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Volume 3, Number 13 -- April 6, 2006

Where Are Sun's Big Galaxies and Opteron Blades?

Published: April 6, 2006

by Timothy Prickett Morgan

Unless you have designed and made your own servers and built manufacturing facilities or the supply chain of partners necessary to mass produce them, you probably do not have a good idea of how difficult it is to get a new server to market. I've built a few machines in my time--and am in the process of designing and building some more--so I have some sense of why there can be delays. Even still, I wonder sometimes what is taking Sun Microsystems so long to flesh out its "Galaxy" line of Opteron-based Sun Fire X series servers.

It is a little more difficult to pin Sun down on a server product launch date these days, since it quietly killed off the whole Network Computing quarterly announcement schedule that its then-new top management team created two years ago when they took over the company. Under this marketing scheme, Sun tried to cut costs and boost its press profile by putting the vast majority of its announcements into a single quarterly extravaganza. As 2006 began and after Sun figured out that some product schedules move around and do not fit neatly into preordained time slots four times a year, the company decided to stop this whole NC thing. From a PR and marketing standpoint, the NC approach made some sense in terms of bang for the buck, but in others it didn't. Sun was trying to tell too many stories on NC day, or didn't have product launches that hung together in a theme and had to force one. Now, Sun is back to making server, storage, operating system, middleware, and other announcements as products are ready for market.

While Sun is not in any mood to pre-announce the high-end Galaxy machines, the company does want to let people know they exist and that they are indeed coming--and apparently soon. "These Galaxies are not PowerPoint slides," said John Fowler. "These products physically exist, and they are in metal." He says that hundreds of the expected big Galaxy boxes, which will range up to a 16-core, eight-socket Sun Fire machine and will probably include a smaller eight-core, four-socket machine, have been built.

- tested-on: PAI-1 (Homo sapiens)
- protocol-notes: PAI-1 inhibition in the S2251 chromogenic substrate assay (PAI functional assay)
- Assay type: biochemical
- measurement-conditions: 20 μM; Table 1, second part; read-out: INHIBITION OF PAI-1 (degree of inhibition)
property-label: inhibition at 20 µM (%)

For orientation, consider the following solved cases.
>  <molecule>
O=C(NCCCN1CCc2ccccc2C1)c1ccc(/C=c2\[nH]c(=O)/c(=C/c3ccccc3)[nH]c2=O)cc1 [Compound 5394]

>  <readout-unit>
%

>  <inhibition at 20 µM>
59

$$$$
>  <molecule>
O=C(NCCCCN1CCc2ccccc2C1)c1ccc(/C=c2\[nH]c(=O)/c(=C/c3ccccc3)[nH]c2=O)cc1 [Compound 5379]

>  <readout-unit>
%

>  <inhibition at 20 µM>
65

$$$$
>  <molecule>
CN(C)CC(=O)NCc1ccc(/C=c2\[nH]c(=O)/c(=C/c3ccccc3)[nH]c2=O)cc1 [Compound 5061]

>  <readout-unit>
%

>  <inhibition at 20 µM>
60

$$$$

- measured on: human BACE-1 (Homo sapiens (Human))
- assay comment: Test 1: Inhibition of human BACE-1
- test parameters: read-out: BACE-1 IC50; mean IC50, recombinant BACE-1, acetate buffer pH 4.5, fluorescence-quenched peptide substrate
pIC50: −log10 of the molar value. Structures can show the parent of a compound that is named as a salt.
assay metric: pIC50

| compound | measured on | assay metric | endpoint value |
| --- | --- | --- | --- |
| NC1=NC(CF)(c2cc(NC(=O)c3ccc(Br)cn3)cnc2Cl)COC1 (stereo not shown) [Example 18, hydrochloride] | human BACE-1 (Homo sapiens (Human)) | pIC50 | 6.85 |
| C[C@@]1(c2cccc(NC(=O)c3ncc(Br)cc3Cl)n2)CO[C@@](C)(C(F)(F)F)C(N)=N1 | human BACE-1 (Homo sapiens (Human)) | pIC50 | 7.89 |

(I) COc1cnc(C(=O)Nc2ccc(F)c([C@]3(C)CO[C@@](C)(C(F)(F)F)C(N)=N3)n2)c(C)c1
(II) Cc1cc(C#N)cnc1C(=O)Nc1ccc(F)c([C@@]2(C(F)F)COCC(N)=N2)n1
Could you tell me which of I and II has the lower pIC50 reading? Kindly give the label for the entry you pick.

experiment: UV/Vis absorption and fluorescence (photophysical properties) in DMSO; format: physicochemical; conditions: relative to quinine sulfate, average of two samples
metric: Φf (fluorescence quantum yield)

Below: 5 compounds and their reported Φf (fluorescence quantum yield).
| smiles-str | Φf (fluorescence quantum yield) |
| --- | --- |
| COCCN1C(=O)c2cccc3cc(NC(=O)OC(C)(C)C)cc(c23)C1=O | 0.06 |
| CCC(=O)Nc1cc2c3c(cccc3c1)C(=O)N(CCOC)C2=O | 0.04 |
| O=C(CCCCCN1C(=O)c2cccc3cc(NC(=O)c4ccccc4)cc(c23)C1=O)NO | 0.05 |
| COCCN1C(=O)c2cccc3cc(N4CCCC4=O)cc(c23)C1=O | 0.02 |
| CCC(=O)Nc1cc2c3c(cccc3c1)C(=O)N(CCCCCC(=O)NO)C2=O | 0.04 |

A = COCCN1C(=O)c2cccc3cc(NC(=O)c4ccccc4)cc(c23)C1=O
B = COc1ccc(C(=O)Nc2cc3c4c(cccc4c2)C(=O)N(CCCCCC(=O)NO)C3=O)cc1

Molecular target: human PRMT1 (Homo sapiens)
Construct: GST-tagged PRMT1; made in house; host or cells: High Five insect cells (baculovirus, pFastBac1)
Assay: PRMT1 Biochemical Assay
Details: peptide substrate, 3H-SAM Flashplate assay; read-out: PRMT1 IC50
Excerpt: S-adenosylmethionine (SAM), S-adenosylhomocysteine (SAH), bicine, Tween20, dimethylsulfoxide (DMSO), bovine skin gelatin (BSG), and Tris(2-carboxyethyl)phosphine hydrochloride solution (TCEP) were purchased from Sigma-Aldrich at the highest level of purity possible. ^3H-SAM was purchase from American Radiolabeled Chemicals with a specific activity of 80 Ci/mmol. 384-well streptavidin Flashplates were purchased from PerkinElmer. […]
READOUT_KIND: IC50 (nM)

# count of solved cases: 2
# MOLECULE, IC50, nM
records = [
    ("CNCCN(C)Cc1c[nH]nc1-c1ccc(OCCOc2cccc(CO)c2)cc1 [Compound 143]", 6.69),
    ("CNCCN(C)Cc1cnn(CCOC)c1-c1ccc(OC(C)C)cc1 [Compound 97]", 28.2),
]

In fact, although Sun did not say it explicitly last year, the big 50 teraflops computing cluster deal that Sun did in partnership with NEC and AMD for the Tokyo Institute of Technology is comprised of 655 of these 16-core Sun Fire Galaxy machines plus some 360 floating-point accelerator cards from ClearSpeed. Tokyo Tech is using dual-core Opteron processors, and presumably they are either 68-watt or 55-watt 800 series variants of the Opteron chips because with 5,240 processor cores, heat is a big issue.

If Sun's naming conventions for the Sun Fire Galaxy boxes mean anything, then the X stands for an Opteron-based machine, the next number is the maximum number of Opteron cores that can be put into the box, and the number after that is the number of industry-standard rack units that the box takes up. That makes a single-socket Galaxy the "X2100," and the two-socket boxes the "X4100" and the "X4200." All three of these machines were launched last September and have been ramping up sales since then. A four-core box will presumably fit into a 2U and/or 3U form factor, making it a Sun Fire X8200 or X8300, but Sun could do a 4U box, which would be the Sun Fire X8400. With the 16-core box, it is hard to imagine Sun getting it much smaller than a 6U or 7U form factor, which would make it the Sun Fire X16600 or X16700.

In addition to these big SMP boxes, Fowler confirms that Sun was working on blade server designs in the Galaxy product family, but again, he didn't want to say too much about them. "We have a whole different concept called modular computing," he explained. "We consider the current crop of blade servers to be 'wambly' Web servers," he joked, riffing on an old National Lampoon routine that few people probably know--but I did, to his surprise. He said that these blade machines also exist, and that there have been beta and now there are early access unit of these machines out there in the field.

When pressed about the feeds and speeds of the machines, Fowler said that Sun was looking at leveraging InfiniBand interconnect, and was not restricting the bigger Galaxy boxes to the future "Santa Rosa" Rev F Opteron processors, which are expected in July or so.